Sunday, November 6, 2011

Bio-economic modeling of water quality improvements using a dynamic applied general equilibrium approach
Abstract: An integrated bio-economic model is developed to assess the impacts of pollution reduction policies on water quality and the economy. Emission levels of economic activities to water are determined based on existing environmental accounts. These emission levels are built into a dynamic economic model for the Dutch economy and subsequently coupled to a national water quality model. The modular approach has the advantage that the impacts on the economy and water quality are evaluated simultaneously, but each within their own domain based on the appropriate scale and level of detail. The dynamic nature of the economic model allows us to also evaluate a derogated water policy as foreseen in the European Water Framework Directive. The indirect costs of different water quality improvement policy scenarios are at least as high as the direct costs related to investments in pollution abatement technology. The stricter the policy scenario, the more important the role of economic adjustment and restructuring mechanisms at the macro-economic level. Significant water quality improvements can be achieved through stringent domestic emission reductions. However, reaching water quality standards is highly dependent on water quality improvement policy in surrounding river basin countries and climate change.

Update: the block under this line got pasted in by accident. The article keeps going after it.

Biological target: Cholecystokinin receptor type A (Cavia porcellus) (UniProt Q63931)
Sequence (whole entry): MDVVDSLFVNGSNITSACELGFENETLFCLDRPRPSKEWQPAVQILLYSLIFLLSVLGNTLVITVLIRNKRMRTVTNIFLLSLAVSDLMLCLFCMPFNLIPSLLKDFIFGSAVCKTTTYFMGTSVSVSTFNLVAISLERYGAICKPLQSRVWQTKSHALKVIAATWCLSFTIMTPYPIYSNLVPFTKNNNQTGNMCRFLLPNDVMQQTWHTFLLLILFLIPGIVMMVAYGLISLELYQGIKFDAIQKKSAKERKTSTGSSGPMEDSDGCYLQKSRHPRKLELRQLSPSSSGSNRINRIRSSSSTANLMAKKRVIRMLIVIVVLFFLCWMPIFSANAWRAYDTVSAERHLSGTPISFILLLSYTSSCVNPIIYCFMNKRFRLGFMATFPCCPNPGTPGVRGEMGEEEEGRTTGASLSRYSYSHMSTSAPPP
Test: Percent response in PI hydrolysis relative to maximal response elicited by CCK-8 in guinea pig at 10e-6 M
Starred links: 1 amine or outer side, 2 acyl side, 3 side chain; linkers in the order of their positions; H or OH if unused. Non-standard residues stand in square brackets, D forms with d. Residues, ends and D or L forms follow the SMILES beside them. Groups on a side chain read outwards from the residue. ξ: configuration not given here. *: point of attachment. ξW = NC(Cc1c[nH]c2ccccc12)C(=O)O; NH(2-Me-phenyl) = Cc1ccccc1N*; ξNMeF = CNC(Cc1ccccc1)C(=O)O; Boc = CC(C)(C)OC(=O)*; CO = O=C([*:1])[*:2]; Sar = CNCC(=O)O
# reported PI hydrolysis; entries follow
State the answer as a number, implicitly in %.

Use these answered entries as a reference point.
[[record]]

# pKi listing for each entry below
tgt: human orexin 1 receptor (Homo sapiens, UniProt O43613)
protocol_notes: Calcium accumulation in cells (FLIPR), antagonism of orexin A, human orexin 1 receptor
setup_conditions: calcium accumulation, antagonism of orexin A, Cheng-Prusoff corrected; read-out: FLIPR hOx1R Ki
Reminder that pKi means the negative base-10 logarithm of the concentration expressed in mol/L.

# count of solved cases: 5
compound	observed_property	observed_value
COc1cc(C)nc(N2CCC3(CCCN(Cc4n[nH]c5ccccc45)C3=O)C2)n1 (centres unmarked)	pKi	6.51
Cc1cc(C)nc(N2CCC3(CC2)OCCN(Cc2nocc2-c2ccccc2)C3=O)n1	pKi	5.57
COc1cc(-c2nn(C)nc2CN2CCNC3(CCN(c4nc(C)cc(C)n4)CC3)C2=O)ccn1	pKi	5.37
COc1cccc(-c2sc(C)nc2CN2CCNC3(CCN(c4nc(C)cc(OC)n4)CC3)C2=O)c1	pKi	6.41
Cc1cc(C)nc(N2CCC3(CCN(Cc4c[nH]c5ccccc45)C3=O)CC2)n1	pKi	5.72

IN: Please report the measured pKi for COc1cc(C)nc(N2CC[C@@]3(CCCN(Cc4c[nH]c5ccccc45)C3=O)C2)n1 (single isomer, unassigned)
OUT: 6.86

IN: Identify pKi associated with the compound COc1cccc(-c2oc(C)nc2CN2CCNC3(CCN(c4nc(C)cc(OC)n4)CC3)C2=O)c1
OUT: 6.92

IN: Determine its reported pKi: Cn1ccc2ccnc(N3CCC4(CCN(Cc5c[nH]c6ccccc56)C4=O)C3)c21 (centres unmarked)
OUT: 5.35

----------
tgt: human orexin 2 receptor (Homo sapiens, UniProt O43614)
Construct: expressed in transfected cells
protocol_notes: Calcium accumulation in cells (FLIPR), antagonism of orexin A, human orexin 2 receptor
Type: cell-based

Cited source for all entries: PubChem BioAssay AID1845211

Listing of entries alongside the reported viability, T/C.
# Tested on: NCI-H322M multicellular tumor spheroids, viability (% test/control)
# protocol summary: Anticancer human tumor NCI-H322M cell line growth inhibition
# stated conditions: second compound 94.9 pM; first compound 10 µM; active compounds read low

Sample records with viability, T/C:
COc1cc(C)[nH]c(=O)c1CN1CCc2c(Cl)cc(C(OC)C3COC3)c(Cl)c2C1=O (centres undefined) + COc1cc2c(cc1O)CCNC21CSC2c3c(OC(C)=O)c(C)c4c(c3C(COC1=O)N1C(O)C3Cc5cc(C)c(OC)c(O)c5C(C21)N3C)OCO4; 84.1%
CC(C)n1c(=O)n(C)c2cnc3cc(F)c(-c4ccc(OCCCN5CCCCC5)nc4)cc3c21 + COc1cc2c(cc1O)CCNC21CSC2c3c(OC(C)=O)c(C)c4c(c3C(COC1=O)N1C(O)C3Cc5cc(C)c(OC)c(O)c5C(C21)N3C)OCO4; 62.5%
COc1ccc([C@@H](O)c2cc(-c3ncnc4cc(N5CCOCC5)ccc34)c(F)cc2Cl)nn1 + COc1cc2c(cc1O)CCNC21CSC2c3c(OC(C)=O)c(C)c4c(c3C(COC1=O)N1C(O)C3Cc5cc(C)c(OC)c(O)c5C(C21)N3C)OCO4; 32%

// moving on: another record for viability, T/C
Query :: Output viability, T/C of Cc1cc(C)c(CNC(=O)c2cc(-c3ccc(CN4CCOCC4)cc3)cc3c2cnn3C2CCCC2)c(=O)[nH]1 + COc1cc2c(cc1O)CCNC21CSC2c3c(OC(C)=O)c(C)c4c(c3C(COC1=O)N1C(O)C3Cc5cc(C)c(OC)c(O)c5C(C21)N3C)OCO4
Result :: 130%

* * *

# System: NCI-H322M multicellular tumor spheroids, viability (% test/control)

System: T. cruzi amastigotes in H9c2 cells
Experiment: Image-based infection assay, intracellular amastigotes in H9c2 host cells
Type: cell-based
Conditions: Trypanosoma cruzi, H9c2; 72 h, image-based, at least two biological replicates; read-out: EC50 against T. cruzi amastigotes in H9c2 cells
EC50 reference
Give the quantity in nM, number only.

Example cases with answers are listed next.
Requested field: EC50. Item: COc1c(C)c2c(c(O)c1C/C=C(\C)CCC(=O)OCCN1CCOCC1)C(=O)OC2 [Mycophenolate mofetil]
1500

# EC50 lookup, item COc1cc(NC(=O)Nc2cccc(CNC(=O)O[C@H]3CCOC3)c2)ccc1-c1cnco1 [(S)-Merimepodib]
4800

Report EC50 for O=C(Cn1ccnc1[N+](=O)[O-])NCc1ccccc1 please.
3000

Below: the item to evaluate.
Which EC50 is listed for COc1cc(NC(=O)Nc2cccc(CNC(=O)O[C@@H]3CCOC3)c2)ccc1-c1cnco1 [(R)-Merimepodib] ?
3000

► A dynamic model is presented to link water quality and economic activity.
► Impacts of emission policies on water quality and economic costs are evaluated.
► Water quality depends also on policies in neighbour countries and on climate change.
► Improved quality of water inflow is necessary to reach European targets downstream.
► Indirect costs of policies are at least as high as the direct abatement costs.

by Rob Dellink 1 and 2, Roy Brouwer 1, Vincent Linderhof 3, and Karin Stone 4
1. Department of Environmental Economics, Institute for Environmental Studies, VU University Amsterdam, De Boelelaan 1087, 1081 HV, Amsterdam, The Netherlands
2. Environmental Economics and Natural Resources Group, Wageningen University and Research Center, Hollandseweg 1, 6706 KN Wageningen, The Netherlands
3. LEI, Wageningen University and Research Center, The Hague, The Netherlands
4. Deltares, Rotterdamseweg 185, Delft, The Netherlands
Ecological Economics via Elsevier Science Direct
Volume 71; November 15, 2011; Pages 63-79
Keywords: Bio-economic model; Applied general equilibrium model; Water quality model

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